Asian stocks closed mostly higher on Friday after oil prices rallied overnight and China dismissed media reports that officials have recommended slowing or halting purchases of U.S. debt. Optimism about the earnings season also offered some support.
Chinese shares closed higher for the eleventh straight session as investors looked past soft trade data. The benchmark Shanghai Composite index rose 3.60 points or 0.10 percent to 3,428.94 while Hong Kong's Hang Seng index was up 242 points or 0.78 percent at 31,363 in late trade.
Official data showed that China's exports and imports growth slowed in December in a sign of weaker global and domestic demand.
December exports grew an annual 10.9 percent, beating forecasts but down from a robust 12.3 percent gain in November. Imports grew an even slower pace of 4.5 percent.
Japanese shares ended lower as the yen's recent strength hurt exporters. Uniqlo-owner Fast Retailing posted record quarterly profit, helping limit the downside.
The Nikkei average dropped 56.61 points or 0.24 percent to 23,653.82, while the broader Topix index closed 0.63 percent lower at 1,876.24.
Heavyweight Fast Retailing soared 6 percent after its Q1 operating profit topped forecasts. Among exporters, Sony, Canon, Panasonic, Honda Motor and Kyocera fell 1-2 percent.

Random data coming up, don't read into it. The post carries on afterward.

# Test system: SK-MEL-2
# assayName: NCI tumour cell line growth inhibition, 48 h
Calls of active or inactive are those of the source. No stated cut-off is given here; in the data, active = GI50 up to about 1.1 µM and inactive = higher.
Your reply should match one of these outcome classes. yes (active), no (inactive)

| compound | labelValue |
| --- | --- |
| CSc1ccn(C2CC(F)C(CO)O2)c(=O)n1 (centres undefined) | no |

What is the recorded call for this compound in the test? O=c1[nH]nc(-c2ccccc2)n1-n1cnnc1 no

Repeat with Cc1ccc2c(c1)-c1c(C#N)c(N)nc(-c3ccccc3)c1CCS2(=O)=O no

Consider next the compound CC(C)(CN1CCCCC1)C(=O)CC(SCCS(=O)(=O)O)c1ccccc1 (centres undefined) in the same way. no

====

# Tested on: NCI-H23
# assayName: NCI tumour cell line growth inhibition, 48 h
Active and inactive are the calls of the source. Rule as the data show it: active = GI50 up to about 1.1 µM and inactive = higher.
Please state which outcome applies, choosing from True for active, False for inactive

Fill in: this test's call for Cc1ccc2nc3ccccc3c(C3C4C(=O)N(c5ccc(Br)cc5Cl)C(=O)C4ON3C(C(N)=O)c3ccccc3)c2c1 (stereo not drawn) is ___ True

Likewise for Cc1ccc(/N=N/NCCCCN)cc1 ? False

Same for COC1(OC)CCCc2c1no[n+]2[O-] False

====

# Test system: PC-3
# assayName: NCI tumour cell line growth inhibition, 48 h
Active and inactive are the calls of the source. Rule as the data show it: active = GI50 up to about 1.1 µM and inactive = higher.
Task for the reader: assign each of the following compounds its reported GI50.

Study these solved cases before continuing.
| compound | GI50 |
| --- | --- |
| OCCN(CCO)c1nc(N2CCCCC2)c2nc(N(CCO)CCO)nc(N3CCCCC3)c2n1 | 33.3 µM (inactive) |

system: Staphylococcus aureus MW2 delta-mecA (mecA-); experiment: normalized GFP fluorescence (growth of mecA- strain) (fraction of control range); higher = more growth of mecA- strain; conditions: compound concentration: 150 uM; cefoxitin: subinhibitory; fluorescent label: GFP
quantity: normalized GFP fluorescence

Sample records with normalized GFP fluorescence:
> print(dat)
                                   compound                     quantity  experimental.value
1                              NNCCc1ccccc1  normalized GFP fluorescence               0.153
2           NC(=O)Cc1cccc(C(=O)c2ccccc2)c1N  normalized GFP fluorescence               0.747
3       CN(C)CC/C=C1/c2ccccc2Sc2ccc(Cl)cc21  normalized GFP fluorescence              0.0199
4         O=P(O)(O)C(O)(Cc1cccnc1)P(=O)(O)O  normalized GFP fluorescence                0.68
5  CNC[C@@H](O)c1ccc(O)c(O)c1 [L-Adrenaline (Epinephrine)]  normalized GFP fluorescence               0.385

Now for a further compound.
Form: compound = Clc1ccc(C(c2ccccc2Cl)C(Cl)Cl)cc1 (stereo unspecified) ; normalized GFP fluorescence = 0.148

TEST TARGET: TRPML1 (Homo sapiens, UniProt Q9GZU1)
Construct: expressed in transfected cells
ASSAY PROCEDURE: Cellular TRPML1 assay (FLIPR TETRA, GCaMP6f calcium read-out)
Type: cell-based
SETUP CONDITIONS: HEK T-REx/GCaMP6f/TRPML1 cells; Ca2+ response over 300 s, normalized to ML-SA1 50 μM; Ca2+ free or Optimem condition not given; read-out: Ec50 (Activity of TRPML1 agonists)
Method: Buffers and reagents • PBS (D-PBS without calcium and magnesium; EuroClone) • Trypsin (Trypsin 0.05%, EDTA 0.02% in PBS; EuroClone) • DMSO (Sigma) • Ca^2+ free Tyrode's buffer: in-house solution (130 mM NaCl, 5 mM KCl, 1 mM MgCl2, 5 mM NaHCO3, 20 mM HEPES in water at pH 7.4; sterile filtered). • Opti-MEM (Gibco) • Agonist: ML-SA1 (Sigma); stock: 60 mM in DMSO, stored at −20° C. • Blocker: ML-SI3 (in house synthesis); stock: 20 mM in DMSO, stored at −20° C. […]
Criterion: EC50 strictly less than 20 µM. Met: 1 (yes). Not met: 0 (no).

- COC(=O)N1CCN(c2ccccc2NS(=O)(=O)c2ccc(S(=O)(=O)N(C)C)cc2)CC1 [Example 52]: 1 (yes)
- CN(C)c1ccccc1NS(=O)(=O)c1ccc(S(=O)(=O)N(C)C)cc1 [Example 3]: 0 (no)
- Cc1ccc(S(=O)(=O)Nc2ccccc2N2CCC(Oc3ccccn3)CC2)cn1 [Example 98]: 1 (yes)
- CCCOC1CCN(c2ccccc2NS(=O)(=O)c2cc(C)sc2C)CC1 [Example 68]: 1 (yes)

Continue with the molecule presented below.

On the economic front, Japan logged a current account surplus of 1.35 trillion yen in November, the government said in a report - down 5.6 percent from a year earlier.
Australian shares finished marginally higher after two days of losses as miners gained ground, offsetting declines in the financial and retail sectors.
Banks ANZ, Commonwealth and Westpac fell between 0.4 percent and 0.7 percent while energy stocks closed on a mixed note.
Retailers Woolworths and Wesfarmers ended in the red, but JB Hi-Fi continued its strong run to end 1.3 percent higher at $28.36 after a brokerage upgrade.
BHP Billiton, Rio Tinto, Fortescue Metals Group and South32 climbed 2-4 percent despite a decline in iron ore prices.
Gold miners Regis Resources, Evolution and Norther Star rallied 1-2 percent after gold prices rose overnight for their highest settlement price since September.
Explosives and fertilizer maker Incitec Pivot tumbled 4.2 percent after a profit warning.
Seoul stocks closed a tad higher on institutional buying. The benchmark Kospi rose 8.51 points or 0.34 percent to 2,496.42, ending a three-day losing streak.
New Zealand shares fell slightly in light trading ahead of the start of the U.S. corporate earnings season. The benchmark S&P/NZX 50 index slid 8.09 points or 0.10 percent to 8,242.35.
The total number of building permits issued in New Zealand surged a seasonally adjusted 11.0 percent month-on-month in November, Statistics New Zealand figures showed. That follows the downwardly revised 10.0 percent contraction in October.
Singapore's Straits Times index was moving up 0.3 percent after a government report showed the country's retail sales grew at a faster-than-expected pace in November.
Indian shares were marginally lower and Indonesia's Jakarta Composite index was declining 0.4 percent, while Malaysia's KLSE Composite index was rising 0.2 percent and the Taiwan Weighted advanced 0.7 percent.
Overnight, U.S. stocks rose sharply to close at fresh record highs and Treasury yields fell after China denied slowing purchase of U.S. bonds.
Energy stocks led the surge after the price of oil touched its highest level since 2014. The Dow and the tech-heavy Nasdaq climbed around 0.8 percent while the S&P 500 added 0.7 percent.